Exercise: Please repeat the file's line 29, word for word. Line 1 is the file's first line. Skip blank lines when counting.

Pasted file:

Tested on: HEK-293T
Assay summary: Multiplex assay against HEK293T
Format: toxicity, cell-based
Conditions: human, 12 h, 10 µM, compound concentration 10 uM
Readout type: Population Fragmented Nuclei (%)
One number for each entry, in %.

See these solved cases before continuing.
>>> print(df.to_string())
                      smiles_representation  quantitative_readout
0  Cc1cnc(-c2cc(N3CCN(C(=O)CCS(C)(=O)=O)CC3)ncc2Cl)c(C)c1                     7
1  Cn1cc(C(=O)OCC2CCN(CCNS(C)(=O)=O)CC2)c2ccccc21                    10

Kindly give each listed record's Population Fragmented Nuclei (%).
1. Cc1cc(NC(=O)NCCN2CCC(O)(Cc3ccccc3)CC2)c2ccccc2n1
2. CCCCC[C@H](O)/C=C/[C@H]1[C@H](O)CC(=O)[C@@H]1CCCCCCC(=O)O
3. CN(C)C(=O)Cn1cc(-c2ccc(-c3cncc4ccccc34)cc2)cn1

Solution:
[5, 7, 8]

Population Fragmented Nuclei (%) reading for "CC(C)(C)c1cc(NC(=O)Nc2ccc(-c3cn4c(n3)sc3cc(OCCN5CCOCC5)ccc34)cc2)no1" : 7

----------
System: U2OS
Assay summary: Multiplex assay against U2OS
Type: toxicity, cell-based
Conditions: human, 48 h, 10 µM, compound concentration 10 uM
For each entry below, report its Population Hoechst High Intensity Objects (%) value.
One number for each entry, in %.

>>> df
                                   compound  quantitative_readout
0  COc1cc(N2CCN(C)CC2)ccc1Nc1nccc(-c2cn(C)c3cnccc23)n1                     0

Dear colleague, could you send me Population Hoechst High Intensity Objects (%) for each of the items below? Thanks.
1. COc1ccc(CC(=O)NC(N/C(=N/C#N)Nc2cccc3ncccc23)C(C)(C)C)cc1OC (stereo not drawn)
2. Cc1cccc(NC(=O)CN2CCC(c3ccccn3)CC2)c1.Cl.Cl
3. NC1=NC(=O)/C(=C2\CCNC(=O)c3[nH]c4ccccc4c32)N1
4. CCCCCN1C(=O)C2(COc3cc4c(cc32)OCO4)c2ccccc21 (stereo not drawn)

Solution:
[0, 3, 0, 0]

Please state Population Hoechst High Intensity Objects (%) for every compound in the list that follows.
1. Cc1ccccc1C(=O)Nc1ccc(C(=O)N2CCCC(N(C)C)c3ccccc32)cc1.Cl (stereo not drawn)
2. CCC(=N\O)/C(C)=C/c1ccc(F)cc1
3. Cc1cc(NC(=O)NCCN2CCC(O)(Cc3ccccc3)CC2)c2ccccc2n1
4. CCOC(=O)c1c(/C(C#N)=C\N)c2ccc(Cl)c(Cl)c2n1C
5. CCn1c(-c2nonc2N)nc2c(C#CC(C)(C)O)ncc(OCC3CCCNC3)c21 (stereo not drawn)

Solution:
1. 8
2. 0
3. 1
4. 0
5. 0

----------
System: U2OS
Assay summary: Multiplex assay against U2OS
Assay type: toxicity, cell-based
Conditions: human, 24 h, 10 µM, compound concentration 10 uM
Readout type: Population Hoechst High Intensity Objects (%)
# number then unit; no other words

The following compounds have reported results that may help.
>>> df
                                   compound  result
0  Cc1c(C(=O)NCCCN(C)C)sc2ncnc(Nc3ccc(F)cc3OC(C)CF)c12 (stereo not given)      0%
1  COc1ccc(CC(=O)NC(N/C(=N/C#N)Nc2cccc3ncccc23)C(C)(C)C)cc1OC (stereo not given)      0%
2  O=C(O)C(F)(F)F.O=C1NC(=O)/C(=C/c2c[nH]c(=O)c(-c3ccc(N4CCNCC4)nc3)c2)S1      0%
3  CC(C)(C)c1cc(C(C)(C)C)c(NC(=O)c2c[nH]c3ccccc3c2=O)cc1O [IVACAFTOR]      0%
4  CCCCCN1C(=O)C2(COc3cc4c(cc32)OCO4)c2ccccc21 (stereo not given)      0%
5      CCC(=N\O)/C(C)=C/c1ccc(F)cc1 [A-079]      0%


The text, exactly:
Dear colleague, could you send me Population Hoechst High Intensity Objects (%) for each of the items below? Thanks.